Yeah, some of that stuff looked delicious ;-)

                                          1. re: Cheez62

                                            I will note that Wednesdays, Fridays and Saturdays, this place is a packed, dancing on the bar nightclub, and the premier pickup place for Westerners over 30.

                                            The rest of the time, it's got good food and impressive liquor selection.

                                      2. I generally try to avoid American-style restaurants when abroad, but I have seen Tex-Mex in Paris and a Tony Roma's ribs in Madrid.

                                        3 Replies
                                        1. re: BobB

                                          I've eaten at the Tony Roma's in Tenerife (Spain) and found it OK. I didnt really think of it as an American restaurant (although I know it is) but rather a pastiche of an American restaurant.

                                          There's a similar sort of place in my metro centre in north west England - menu heavy on the burgers and so on. But burgers are now pretty much international and I wouldnt necessarily associate my local place with America, apart from the menu naming of dishes - you know that sort of thing - the Hawaii burger or the triple-decker Texas burger.

                                          1. re: Harters

                                            We now live in Dubai and the more popular burger places are tranches from New Zealand and UK. Gourmet Burger Kitchen (GBK) and Burger Fuel.

                                            There's Shake Shack too (US).

                                            Burgers are definitely a world-wide food now.

                                            1. re: Roland Parker

                                              Roland - both chains are actually under New Zealand ownership, although GBK operates primarily in the UK.

                                              I have a sense that it is scaling back its operations - a couple nearish to me have closed in the last year or so. Possibly premium pricing (and quality) has not been the success they hoped for. They now have about 60 branches in the country.

                                        2. We had surprisingly good US style barbecue in Bali in a joint owned by an US expat and his Balinese wife. The fries were delicious and the place packed with tourists of all nationalities.

                                          There's something to be said about chowing down on familiar food after spending two weeks eating a very different cuisine.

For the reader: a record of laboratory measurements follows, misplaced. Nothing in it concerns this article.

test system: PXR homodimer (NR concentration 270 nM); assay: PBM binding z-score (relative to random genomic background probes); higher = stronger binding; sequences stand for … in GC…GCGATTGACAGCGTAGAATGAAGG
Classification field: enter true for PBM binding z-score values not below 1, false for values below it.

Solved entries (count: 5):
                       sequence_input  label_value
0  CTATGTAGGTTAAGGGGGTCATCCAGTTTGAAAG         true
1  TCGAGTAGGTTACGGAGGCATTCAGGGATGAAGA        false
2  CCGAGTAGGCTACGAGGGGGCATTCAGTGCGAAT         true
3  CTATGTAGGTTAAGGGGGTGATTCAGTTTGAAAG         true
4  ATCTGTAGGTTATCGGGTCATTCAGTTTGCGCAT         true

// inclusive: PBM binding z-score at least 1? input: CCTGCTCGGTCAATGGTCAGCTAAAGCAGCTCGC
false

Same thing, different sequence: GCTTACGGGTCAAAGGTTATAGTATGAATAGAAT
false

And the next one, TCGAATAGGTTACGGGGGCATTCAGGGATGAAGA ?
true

1. When I went to Dubai twice last year, I was always shocked to see the 2 hour wait for the Cheesecake Factory. It blew my mind. The also had California pizza kitchen and Magnolia cupcake there too.

                                            In Florence, you can find Hard Rock Cafe. It was quite odd as the city historic landscape and Hard Rock didn't quite mesh :)

                                            2 Replies
                                            1. re: Nevy

                                              The Cheesecake factory doesn't surprise me - it was a standard hour wait at the one in Pasadena.

                                              Krispy Kreme just arrived here, and there were lineups down the block.

                                              1. re: Nevy

                                                We moved to Dubai in 2008 and back then the only American chains were McDonalds and KFC, and oddly enough, Chili's.

                                                Then suddenly a whole bunch of the "better" chains moved in. Cheesecake Factory, PF Changs, Texas Roadhouse, you name it it's here except possibly Olive Garden.

                                                I still haven't been to any of them but they are doing a roaring trade. The Dubai Mall Cheesecake Factory has apparently become the highest grossing CF branch.

                                              2. I went on a business trip to the Netherlands with my "meat and potatoes" senior manager... and we all walked with him for about 45 minutes to the nearest McDonalds. So sad... No good food on that trip. (People thought the food in business class on the flights was great... but seriously if you were served those dishes in a terrestrial restaurant you'd be disappointed, if not disgusted.).

                                                2 Replies
                                                1. re: drongo

                                                  Even first class airline food really sucks. However, everything is relative. In a dessert, mud water probably tastes great.

                                                  1. re: drongo

                                                    doncha hate that? My Dutch colleague is one of the pickiest grownups I've ever seen.

                                                    (but a US colleague didn't want to go to a restaurant in Chicago "because they serve goat cheese")


                                                  2. I've found "American Grilles" in Jakarta. A smiling, sunglasses-clad Statue of Liberty greets you, sometimes with a hot plate of steak (maybe it's supposed to be more of a hamburg steak?).

                                                    I've seen a bunch of places hawking "New York Fried Chicken." What's that? I'm from NY, and although we have a bounty of fried chicken places...yes, I reckon it's more for name recognition than any legit connection.

                                                    I vaguely recall reading about a "North American" restaurant in Guangzhou. Can't believe I missed it...